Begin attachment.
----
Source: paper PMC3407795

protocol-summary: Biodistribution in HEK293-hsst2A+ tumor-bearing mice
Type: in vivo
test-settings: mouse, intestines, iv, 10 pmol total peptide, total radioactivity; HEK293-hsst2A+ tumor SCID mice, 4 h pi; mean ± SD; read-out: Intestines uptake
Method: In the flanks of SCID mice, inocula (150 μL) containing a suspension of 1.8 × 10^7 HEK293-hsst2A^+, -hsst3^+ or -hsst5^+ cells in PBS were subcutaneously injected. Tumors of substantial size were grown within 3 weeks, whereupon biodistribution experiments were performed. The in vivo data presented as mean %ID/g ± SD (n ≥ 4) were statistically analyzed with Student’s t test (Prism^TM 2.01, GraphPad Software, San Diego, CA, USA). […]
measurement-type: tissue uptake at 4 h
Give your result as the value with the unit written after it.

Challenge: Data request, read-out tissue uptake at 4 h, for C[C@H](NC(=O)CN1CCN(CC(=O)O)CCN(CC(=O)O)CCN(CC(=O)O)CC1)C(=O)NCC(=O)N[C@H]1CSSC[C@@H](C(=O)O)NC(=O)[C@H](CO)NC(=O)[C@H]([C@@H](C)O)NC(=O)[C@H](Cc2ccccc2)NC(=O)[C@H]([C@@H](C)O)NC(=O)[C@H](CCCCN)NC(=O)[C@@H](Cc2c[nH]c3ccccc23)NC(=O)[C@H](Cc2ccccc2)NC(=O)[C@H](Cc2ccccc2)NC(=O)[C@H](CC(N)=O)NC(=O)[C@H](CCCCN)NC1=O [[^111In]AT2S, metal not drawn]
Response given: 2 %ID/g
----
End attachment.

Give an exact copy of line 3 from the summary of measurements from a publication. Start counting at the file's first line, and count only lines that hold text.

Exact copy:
Type: in vivo